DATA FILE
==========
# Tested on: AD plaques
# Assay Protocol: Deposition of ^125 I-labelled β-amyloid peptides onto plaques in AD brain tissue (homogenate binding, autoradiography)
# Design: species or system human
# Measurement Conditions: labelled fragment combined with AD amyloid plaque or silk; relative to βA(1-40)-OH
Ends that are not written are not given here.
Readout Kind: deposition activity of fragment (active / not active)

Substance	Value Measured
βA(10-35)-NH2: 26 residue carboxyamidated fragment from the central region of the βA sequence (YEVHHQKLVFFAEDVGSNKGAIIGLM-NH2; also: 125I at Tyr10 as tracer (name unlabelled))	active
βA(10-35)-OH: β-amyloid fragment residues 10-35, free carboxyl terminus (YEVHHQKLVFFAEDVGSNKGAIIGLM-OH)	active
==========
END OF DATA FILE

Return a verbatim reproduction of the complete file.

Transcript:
# Tested on: AD plaques
# Assay Protocol: Deposition of ^125 I-labelled β-amyloid peptides onto plaques in AD brain tissue (homogenate binding, autoradiography)
# Design: species or system human
# Measurement Conditions: labelled fragment combined with AD amyloid plaque or silk; relative to βA(1-40)-OH
Ends that are not written are not given here.
Readout Kind: deposition activity of fragment (active / not active)

Substance	Value Measured
βA(10-35)-NH2: 26 residue carboxyamidated fragment from the central region of the βA sequence (YEVHHQKLVFFAEDVGSNKGAIIGLM-NH2; also: 125I at Tyr10 as tracer (name unlabelled))	active
βA(10-35)-OH: β-amyloid fragment residues 10-35, free carboxyl terminus (YEVHHQKLVFFAEDVGSNKGAIIGLM-OH)	active